When was the last time you went to an art gallery? Many people never go, yet it's not unusual for them to have strong opinions about them anyway. For Dani Marti, they offer a means of creating exhibitions of which film is a part, using short films alongside installation art to talk about intimate areas of life. Dani is interested in the impossibility of portraiture and the difficulty any artist has in getting truly intimate with a subject. He uses experimental methods to try and transgress that space.
You might not expect this to be the cause of much political concern, but Dani's recently scheduled exhibition inadvertently got caught up in controversy surrounding another art project at Glasgow's Gallery of Modern Art (GOMA). The sh[OUT] exhibition was intended to examine the lives of gay, lesbian, bisexual and transgendered people living in the city, and it included work by famous artists and filmmakers worldwide. It also included a piece of work by a local church group, who provided a Bible and a pencil, inviting visitors who felt they were left out of the holy book to write themselves in. Unsurprisingly, a few decided to express anger at the church. Having seen the exhibit, I was actually astounded by how mild this was, but nevertheless it was enough to get the Bible placed behind glass (interestingly, much more strongly worded homophobic comments in the gallery's visitor's book remained publicly available throughout) after other religious groups sparked a protest. In all, the city council received 650 letters of complaint (only just over 200 of those writing are believed to have witnessed the exhibit themselves).
What has all this to do with Dani? Well, his exhibition looks at the lives of gay men living with HIV. "It was fine when I initially talked about it with Mark O'Neill at Culture and Sport Glasgow [the Gallery's owners]," he said. "Then his colleague Bridget McConnell got back from holiday and said that there was a problem because they'd been under a lot of political pressure due to the Bible exhibit. It seems to me that basically the GOMA was ill prepared to handle the press."
"The nature of some of the exhibits, and more specifically, certain elements of the outreach programme have provoked a response that has negated both the artistic and societal endeavour," said a spokesman for Culture and Sport Glasgow, in their defence. "In order to reframe the debate, a weekend of film and discussion at Tramway will be held and Dani's work will be included. We understand his disappointment, but our first priority must be to protect the integrity of the entire programme, the vast majority of which remains unchanged."
Dani is cynical about this, stressing that there are several ways the situation can be looked at. He explains that he was asked to withdraw his two films, in which HIV positive gay men talk about their lives, but that he was told he could leave an installation piece - a sort of sculpture made using red pot scourers which look like blood corpuscles - in place. Feeling that this wouldn't work on its own and that he owed something to the men involved in making the films, he opted to remove his work entirely. It will now be shown in an alternative space the council has provided on the city's Parnie Street "Underground, underneath a shop, in a space where only seven people can see it at one time, and there's water on the floor."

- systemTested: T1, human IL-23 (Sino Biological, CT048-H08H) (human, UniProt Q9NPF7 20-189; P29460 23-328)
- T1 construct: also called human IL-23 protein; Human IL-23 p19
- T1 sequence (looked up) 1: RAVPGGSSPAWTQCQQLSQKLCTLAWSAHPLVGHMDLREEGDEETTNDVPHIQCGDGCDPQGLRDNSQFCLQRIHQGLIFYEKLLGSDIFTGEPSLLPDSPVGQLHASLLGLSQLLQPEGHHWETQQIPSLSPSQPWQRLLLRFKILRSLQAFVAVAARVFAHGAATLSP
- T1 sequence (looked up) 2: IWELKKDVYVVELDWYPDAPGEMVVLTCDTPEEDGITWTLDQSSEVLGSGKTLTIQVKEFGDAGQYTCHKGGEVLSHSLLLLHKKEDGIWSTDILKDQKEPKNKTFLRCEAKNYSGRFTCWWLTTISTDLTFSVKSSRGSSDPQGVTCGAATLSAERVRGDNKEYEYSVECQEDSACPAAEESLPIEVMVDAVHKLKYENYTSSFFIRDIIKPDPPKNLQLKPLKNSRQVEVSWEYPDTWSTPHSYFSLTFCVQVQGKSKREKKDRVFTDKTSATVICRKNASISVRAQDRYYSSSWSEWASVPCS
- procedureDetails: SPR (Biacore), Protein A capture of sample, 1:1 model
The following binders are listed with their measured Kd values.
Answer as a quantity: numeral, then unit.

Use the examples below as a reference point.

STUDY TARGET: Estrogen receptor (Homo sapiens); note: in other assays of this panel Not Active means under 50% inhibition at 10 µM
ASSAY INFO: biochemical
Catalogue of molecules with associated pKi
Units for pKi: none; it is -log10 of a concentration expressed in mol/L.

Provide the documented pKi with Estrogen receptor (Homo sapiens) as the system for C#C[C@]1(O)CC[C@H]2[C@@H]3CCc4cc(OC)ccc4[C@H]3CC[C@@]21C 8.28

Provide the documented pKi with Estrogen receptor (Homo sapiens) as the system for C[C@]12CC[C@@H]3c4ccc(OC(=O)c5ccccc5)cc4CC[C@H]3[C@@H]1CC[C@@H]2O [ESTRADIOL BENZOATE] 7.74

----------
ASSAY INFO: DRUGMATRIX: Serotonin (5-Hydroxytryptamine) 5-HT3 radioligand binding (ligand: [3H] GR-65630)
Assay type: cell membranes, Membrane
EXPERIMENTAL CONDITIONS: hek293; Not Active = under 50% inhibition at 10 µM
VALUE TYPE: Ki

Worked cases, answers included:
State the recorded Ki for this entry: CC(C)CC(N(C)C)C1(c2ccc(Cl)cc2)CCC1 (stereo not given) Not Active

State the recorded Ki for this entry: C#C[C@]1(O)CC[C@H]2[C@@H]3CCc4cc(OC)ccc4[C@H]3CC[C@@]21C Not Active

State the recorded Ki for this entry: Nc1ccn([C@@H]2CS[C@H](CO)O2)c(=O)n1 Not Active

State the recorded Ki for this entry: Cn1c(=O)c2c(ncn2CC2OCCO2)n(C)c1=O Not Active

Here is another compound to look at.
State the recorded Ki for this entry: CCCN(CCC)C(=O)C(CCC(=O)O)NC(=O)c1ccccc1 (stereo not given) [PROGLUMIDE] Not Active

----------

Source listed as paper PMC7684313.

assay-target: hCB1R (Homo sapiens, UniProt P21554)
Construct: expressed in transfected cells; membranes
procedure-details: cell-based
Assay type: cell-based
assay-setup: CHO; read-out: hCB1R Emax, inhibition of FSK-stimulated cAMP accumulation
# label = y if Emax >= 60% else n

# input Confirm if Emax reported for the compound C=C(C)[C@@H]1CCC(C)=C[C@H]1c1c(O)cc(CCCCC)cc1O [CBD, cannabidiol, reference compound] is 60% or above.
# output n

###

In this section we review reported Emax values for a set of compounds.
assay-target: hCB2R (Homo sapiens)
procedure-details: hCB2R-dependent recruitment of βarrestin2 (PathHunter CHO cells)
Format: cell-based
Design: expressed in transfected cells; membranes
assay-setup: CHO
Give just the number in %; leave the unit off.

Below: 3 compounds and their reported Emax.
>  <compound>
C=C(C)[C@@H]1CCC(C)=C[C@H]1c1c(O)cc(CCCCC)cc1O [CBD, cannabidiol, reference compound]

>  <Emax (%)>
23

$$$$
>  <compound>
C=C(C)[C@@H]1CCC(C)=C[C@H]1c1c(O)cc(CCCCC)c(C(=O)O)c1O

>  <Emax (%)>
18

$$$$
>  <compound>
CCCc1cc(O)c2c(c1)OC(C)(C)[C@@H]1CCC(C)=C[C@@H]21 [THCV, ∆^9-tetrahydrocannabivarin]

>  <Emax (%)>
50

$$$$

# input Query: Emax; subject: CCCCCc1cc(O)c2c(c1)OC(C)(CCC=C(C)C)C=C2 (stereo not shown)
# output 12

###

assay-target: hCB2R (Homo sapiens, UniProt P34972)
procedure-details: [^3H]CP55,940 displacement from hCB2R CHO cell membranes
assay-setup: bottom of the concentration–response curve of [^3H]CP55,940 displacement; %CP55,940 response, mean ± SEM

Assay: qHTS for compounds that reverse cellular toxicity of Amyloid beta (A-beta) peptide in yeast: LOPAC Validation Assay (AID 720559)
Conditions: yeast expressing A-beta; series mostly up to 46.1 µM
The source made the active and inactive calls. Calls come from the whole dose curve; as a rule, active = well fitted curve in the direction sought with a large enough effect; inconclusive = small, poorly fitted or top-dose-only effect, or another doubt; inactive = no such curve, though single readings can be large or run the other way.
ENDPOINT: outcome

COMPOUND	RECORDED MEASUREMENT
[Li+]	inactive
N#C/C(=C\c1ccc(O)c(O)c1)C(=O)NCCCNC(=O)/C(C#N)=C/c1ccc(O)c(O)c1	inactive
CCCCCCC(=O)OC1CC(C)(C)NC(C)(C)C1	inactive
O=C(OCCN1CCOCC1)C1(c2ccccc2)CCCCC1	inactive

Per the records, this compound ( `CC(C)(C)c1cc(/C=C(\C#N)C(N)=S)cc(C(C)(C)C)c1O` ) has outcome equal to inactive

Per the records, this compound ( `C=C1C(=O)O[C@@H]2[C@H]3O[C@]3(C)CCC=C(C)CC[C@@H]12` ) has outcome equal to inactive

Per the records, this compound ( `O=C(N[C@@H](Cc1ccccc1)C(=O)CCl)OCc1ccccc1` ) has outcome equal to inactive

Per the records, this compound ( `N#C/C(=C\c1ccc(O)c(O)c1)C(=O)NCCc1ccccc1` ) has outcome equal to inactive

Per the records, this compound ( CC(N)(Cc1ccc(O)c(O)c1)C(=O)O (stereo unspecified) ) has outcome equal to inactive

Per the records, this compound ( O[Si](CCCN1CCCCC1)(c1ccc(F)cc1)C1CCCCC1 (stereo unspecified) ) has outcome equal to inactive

This, Dani feels, go against the whole point of his work, which was to bring the lives of men like his film subjects out into the open. "I think the council would be happy to see HIV positive men presented as victims," he says. "I've been positive myself for 22 years now and that's not how I see things. I have to take a lot of pills but life goes on, you know? In the first of my films the subject is an Australian man who doesn't talk about is HIV at all, though he gave me permission to mention it. He's 63 and he talks about his life, his divorce, his relationship with his son and his life as a gay man. The other film subject, John, is from Glasgow. He's 33 and he talks about how he went to Miami, became a prostitute, got hooked on drugs and ended up in a mess. Then he starts questioning things like the meaning of life and relationships. It was important for me to show that these people are happy with themselves and HIV is just happening at the side of their lives.
"There have been a lot of false rumours about my work," Dani says. "It's been said that I filmed gay men in saunas and that I found prostitutes to act things out in my films, and that's just totally untrue. There is some nudity but that's because I felt it was important to have that kind of intimacy. I worked with a total of nine men on my films and it was a really big step, a very brave step, they took in disclosing their HIV status. The sh[OUT] exhibition was supposed to be about civil rights and this is a joke."
One of Dani's film has already been shown in Zurich. When he asked Glasgow City Council about this he was told "It's all right for Zurich, but the West of Scotland is not ready." Not ready for what? Uncensored access to film? Civil rights? Art?
Fellow artist and filmmaker Kate Henderson of Bildwechsel, who has also received a recent commission from GOMA, says that she has been well treated by the gallery and appreciates that they are in a difficult position. She is concerned that city councillors have put pressure on the gallery to drop Dani's work, so that politics is interfering directly with creative expression.
The red pot scourers from Dani's exhibition, sewn by women who are affected by HIV in Zimbabwe, will begin to appear around Glasgow from next week.